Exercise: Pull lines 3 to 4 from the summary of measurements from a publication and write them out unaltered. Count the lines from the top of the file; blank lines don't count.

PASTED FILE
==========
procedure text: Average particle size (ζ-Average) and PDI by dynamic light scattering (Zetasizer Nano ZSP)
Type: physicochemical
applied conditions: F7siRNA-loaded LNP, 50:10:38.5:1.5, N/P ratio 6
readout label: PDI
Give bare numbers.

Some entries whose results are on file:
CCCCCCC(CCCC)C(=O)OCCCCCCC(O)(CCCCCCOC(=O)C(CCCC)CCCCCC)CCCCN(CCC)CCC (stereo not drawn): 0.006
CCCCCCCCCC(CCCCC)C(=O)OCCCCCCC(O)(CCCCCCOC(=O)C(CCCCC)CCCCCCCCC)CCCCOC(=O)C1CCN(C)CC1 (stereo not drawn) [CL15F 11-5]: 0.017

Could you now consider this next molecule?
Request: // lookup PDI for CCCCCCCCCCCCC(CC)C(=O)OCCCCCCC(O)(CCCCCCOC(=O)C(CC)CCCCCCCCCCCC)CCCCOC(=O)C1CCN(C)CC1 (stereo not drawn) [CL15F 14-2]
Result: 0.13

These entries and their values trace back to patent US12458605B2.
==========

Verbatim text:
applied conditions: F7siRNA-loaded LNP, 50:10:38.5:1.5, N/P ratio 6
readout label: PDI